Final Diagnosis -- Well-Differentiated Fetal Type Adenocarcinoma (Hemoptysis)


Summary Statement:
The right upper lobectomy specimen demonstrates a 4.8 cm. well- differentiated fetal type adenocarcinoma associated with angiolymphatic and visceral pleural invasion. All margins are free and all mediastinal lymph nodes and peribronchial lymph nodes fail to show evidence of metastatic carcinoma. Pathologic stage T2N0Mx.


A. WELL DIFFERENTIATED FETAL TYPE ADENOCARCINOMA arising in association with a dense subpleural scar, and associated with invasion of the visceral pleura and extensive angiolymphatic infiltration. Diameter 4.8 cm. All margins free. Minimal host lymphocyctic response. Pathologic stage T2N0Mx.
B. Seven peribronchial lymph nodes with no evidence of metastatic carcinoma.

The infiltrating adenocarcinoma has a distinctive histologic appearance. It forms glands, with a vague papillary architecture, comprised of columnar cells with nuclear stratification and extensive cytoplasmic clearing. Intraluminal mucin is identified however both diastase predigested PAS stains and Mucicarmine stains fail to show significant cytoplasmic mucin. This overall histologic appearance corresponds to that described with fetal type adenocarcinomas, or what has been previously classified as monophasic pulmonary blastoma. Another interesting feature of this tumor is it's proximity to a large subpleural pulmonary scar. This scar is associated with thrombosis of numerous arteries and veins, and strongly suggests that it derived from a previous pulmonary infarct.


Well-differentiated fetal type adenocarcinomas are one of three morphologic varieties of pulmonary blastomas. Pulmonary blastomas are rare malignancies, comprising 0.5% of all primary lung malignancies. These lesions are composed of immature epithelial and/or mesenchymal components and a resemblance to fetal lung has been noted. Classic biphasic pulmonary blastomas and pleuropulmonary blastomas represent the two other morphologic categories of pulmonary blastomas. Each morphologic category has its own classic patient population, presentation, and histologic appearance.

The well-differentiated fetal type adenocarcinoma, the category of pulmonary blastoma noted in this case, has a mean age of onset of 33 years and equal sex distribution. A history of smoking is reported in approximately 80% of cases. Patients are asymptomatic in 60% of cases and pleural effusions are rare. Grossly, these lesions are usually solitary, peripheral, well-circumscribed, and variegated in color. The histologic appearance of well-differentiated fetal type adenocarcinomas is as described in this case. However, the histologic characteristic of morular metaplasia, that is often noted in well-differentiated fetal type adenocarcinomas, is absent in this case. Optically clear nuclei may be seen within the areas of morular metaplasia. Immunohistochemistry typically demonstrates cytokeratin, epithlial membrane antigen, and carcinoembryonic antigen positivity. Interestingly, focal chromogranin and neuron specific enolase positivity may be demonstrated.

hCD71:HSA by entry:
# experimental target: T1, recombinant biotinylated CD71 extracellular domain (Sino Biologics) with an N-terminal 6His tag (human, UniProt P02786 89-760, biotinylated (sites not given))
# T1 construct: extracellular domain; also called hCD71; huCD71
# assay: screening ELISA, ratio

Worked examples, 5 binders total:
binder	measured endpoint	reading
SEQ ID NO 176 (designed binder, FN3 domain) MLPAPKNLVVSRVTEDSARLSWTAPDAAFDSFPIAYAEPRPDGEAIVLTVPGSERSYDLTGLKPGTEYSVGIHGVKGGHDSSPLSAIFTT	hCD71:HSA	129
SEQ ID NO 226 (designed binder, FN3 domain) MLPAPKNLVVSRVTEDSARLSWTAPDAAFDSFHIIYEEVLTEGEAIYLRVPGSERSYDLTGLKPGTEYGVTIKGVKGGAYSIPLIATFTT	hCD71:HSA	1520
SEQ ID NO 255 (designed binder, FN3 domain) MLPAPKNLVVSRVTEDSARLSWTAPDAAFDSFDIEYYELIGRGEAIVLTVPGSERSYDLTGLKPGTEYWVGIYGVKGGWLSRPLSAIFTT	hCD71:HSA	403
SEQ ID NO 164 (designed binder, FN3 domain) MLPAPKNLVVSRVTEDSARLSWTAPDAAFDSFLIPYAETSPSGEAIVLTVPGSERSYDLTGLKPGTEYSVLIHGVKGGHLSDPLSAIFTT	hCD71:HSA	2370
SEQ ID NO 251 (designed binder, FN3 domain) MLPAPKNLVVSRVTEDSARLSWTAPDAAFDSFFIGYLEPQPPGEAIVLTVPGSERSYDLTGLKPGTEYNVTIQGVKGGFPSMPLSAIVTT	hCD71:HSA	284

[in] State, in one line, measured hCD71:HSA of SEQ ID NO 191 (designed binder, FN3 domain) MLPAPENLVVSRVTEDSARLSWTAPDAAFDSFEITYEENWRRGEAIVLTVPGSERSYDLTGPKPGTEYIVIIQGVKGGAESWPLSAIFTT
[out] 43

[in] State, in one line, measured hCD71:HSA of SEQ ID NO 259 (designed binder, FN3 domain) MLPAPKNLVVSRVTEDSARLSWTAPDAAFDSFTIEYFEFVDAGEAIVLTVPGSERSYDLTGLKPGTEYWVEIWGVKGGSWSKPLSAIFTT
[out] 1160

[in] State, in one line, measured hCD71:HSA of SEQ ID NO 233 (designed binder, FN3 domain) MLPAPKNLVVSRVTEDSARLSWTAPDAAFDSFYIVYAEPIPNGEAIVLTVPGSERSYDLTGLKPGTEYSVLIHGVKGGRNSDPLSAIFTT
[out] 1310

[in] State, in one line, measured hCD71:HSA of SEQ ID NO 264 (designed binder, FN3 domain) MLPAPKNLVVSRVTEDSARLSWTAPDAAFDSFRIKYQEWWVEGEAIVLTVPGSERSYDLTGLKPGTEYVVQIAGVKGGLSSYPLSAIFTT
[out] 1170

Differentiation of well-differentiated fetal type adenocarcinoma from a typical primary lung adenocarcinoma includes presence of the classic morphology of the well-differentiated fetal type adenocarcinoma with tall columnar cells, supra and subnuclear vacuolization, morular metaplasia, and optically clear nuclei. Also, demonstration of abundant intracytoplasmic glycogen is helpful in the distinction. Prognostic factors which are related to decreased survival in well-differentiated fetal type adenocarcinomas include, as one might expect, thoracic lymphadenopathy, recurrence, metastasis at presentation, and pathologic stage greater than stage I. The prognosis of well- differentiated fetal type adenocarcinoma may be better than that of a typical lung adenocarcinoma. According to Koss et. al., 81% of patients with well-differentiated fetal type adenocarcinoma in their study group were alive with no tumor at a mean follow up of 97 months.

In summary, well-differentiated fetal type adenocarcinoma is one morphologic variety of pulmonary blastoma. Differentiation from a typical primary lung adenocarcinoma, by recognizing the classic histologic appearance and the use of histochemical stains, is important due to the potential of improved prognosis in the case of the well-differentiated fetal type adenocarcinoma.


1. Koss MN, Hochholzer L, Oleary T. Pulmonary Blastomas. Cancer 1991;67:2368-81.
2. Nakatani Y, Dickersin GR, Mark EJ. Pulmonary Endodermal Tumor Resembling Fetal Lung. Human Pathol 1990;21:1097-1107.
3. Yousem SA, Wick MR, Randhawa P, Manivel JC. Pulmonary Blastoma: an immunohistochemical analysis with fetal lung in its pseudoglandular stage. Am J Clin Pathol 1990;93:167-175.

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Contributed by Valerie Holst, M.D.and Sam Yousem, M.D.

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